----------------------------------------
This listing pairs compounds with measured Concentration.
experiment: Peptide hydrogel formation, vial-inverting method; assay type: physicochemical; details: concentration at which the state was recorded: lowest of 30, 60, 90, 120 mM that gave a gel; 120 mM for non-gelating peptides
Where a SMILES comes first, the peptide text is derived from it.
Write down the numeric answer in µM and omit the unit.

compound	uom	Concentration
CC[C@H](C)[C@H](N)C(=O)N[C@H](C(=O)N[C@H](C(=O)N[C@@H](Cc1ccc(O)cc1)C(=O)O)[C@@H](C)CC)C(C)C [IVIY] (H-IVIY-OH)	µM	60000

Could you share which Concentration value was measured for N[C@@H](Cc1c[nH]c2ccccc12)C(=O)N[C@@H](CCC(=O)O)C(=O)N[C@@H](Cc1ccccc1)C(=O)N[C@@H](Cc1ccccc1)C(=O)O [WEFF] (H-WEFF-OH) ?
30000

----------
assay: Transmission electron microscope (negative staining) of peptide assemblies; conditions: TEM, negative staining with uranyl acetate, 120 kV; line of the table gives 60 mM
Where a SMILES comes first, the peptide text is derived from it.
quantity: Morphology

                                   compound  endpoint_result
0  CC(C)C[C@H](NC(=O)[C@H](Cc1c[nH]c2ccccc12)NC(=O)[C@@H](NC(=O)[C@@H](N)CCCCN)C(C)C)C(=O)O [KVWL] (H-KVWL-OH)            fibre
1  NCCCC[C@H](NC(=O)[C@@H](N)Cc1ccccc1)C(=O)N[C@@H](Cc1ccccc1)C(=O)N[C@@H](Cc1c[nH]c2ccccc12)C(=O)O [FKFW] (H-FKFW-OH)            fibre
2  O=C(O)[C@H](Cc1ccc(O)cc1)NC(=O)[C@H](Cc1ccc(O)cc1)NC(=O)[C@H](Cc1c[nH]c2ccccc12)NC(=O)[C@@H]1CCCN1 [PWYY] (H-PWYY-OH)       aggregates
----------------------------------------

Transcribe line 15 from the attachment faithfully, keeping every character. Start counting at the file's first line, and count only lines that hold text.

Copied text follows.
1  NCCCC[C@H](NC(=O)[C@@H](N)Cc1ccccc1)C(=O)N[C@@H](Cc1ccccc1)C(=O)N[C@@H](Cc1c[nH]c2ccccc12)C(=O)O [FKFW] (H-FKFW-OH)            fibre